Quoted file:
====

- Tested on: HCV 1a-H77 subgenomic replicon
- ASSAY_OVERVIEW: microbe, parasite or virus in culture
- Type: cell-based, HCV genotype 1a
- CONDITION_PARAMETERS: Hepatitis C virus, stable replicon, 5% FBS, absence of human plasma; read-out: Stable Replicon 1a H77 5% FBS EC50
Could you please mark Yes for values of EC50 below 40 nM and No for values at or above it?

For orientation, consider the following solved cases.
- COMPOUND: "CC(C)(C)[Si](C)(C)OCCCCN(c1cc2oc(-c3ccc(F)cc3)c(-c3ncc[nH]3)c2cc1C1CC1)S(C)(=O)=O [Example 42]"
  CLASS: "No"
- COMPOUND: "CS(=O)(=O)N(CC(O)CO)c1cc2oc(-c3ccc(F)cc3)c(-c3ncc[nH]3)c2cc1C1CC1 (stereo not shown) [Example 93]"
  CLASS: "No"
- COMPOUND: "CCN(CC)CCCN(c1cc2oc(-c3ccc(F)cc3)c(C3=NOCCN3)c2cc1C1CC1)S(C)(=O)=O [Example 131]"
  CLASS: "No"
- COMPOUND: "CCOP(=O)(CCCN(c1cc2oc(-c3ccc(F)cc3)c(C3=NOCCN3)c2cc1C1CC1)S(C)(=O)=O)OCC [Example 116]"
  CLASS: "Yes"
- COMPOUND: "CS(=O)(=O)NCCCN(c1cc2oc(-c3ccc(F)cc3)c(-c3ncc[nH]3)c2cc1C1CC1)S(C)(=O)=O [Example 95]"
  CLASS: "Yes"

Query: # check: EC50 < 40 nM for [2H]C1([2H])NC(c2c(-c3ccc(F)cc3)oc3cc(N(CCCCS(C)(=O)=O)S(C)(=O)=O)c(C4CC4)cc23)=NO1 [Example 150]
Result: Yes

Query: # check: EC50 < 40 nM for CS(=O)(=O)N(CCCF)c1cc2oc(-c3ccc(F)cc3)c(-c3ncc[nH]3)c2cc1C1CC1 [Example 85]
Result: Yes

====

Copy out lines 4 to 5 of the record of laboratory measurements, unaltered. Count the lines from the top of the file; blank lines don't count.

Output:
- CONDITION_PARAMETERS: Hepatitis C virus, stable replicon, 5% FBS, absence of human plasma; read-out: Stable Replicon 1a H77 5% FBS EC50
Could you please mark Yes for values of EC50 below 40 nM and No for values at or above it?